Friday, May 20, 2016

My Breastfeeding Experience-- Part 3: Support

This is the third of four posts about my breastfeeding journey with my second child and information on products that have worked for me (and some that haven't).
Click on the following links to read about my experiences with:

Milk Supply
Nipple Care

Breastfeeding Support

My best friend Sheryl shared that she attended several conferences on breastfeeding as part of her job as a social worker. These took place before she had her daughter Zuraya. One of the things she remembered from those gatherings was a statistic that left me stunned-- that one of the most common reasons why moms give up on breastfeeding is due to a lack of support from their partner. 

I'll be honest, my husband Paul wasn't too crazy about the idea of breastfeeding. We would argue at first because he felt we needed to supplement with formula, even after Toby had regained his birth weight. 
Other times, he was frustrated that he couldn't do much with the baby since Toby was fussy, cluster feeding and basically latched on and in my arms, ALL day & night.In a separate instance, he thought I'd go crazy since I was up all night practically, on some days. He would push to give the baby a bottle of formula to help me sleep a bit. 
These were trying times between him and I because I was extremely protective of my desire to exclusively breastfeed and I didn't care if I hadn't slept a full 8 hours. I constantly felt like he was challenging me.

This was a chart given to me by one of my lactation consultants.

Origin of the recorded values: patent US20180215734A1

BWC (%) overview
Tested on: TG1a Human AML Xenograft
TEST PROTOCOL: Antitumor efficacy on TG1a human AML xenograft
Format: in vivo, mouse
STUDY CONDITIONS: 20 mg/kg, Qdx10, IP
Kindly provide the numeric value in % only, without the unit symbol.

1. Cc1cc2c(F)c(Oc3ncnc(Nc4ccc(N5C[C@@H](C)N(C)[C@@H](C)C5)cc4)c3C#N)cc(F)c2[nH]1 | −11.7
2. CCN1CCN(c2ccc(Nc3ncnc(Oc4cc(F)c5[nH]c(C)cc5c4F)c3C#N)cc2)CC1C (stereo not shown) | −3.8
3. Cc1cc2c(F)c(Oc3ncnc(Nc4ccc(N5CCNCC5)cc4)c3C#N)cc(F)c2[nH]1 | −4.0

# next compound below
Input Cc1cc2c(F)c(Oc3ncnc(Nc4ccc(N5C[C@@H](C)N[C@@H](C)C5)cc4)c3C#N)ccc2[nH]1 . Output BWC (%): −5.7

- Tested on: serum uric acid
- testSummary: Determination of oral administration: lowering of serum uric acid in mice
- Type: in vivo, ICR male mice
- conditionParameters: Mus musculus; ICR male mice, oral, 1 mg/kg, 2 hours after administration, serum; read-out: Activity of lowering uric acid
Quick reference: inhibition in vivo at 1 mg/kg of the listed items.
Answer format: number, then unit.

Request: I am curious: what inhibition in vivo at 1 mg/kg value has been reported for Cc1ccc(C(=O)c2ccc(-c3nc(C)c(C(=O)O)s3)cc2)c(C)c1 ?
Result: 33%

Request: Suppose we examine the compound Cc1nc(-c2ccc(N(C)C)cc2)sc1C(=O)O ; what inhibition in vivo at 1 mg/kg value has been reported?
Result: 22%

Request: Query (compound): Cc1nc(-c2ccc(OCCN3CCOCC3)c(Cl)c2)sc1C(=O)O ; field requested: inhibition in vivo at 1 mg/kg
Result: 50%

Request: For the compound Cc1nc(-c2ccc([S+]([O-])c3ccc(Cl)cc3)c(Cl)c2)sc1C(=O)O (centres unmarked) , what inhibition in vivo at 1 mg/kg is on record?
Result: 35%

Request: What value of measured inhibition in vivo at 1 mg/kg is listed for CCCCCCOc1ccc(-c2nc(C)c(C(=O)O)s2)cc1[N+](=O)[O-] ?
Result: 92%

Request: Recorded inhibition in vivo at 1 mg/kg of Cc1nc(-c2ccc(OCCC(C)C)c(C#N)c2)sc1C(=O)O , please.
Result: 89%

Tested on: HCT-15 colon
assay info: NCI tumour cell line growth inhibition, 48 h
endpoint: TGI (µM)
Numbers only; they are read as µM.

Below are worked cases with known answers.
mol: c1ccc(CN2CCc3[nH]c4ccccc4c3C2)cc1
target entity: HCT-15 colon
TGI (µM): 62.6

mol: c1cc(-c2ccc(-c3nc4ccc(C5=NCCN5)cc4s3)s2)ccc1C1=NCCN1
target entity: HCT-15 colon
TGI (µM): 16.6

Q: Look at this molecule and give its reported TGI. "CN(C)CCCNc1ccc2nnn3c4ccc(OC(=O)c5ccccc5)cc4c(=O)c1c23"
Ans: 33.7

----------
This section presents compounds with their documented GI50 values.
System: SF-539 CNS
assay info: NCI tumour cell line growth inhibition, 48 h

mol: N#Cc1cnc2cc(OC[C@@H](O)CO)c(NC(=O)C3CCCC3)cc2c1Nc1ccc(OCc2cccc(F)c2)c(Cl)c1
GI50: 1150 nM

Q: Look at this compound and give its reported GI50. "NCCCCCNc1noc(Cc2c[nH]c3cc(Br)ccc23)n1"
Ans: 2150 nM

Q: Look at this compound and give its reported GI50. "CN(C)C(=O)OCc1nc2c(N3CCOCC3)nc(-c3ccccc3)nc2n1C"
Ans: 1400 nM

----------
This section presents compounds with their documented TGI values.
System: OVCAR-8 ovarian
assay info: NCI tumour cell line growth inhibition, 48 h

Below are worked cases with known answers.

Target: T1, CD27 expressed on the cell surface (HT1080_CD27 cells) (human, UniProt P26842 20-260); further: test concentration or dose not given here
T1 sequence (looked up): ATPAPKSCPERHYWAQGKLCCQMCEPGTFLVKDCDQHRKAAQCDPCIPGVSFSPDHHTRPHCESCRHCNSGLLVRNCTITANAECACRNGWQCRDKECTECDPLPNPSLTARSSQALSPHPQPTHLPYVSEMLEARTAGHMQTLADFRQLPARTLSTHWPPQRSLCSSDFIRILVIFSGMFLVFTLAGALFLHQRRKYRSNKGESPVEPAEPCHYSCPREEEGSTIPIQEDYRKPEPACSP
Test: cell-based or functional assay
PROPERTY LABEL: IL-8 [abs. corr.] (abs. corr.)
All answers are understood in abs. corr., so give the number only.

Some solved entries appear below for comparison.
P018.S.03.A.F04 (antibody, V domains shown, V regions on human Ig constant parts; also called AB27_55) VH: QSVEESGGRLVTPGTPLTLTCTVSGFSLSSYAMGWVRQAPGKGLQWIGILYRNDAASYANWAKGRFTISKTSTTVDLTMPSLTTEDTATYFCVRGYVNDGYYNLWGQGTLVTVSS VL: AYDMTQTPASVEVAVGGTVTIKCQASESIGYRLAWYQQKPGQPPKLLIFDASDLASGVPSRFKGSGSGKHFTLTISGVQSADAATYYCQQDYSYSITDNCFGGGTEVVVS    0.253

It was during these moments that I turned to different support groups: my lactation consultants, my breastfeeding support group, my cousin and my bestie.

Fortunately, Paul and I had a long conversation, which actually was the reason behind this 4-part blog post. I sat him down one day and broke it down to him, explaining why breastfeeding mattered so much to me (see part 1).  H
e not only encouraged me to write about this, he recently told me he's appreciative of my willingness to breastfeed and thanked me for doing this for our baby.

But if you're in a similar situation where your partner feels like it's too much unnecessary stress, even when you're willing to do the work, and you're feeling a lack of support at home, call someone! 

Lactation consultants charge an average of $130/hour but they guide you, support you and most importantly teach you how to maximize your breastfeeding efforts.
Here in the San Fernando Valley, there is an organization called "The Pump Connection". You basically make an appointment online, indicate how soon you need someone over and they'll either take you in their offices or dispatch a certified lactation consultant to go to your house! I love this company!

Also in the San Fernando Valley, Dignity Health Northridge Medical Center, where I delivered Toby, welcomes moms to a free breastfeeding support group that meets every Thursday at 10am. It's open to all breastfeeding mommies, regardless of where you gave birth! The first time I went, I felt so good to be surrounded by other women with similar frustrations, challenges and goals. I walked out feeling more motivated to keep breastfeeding Toby!

Finally, in this day in age of technology and quick access to information, do consult the following sites for additional cyber support:

Thanks for reading and click HERE to read Part IV-- Breastfeeding Miscellaneous

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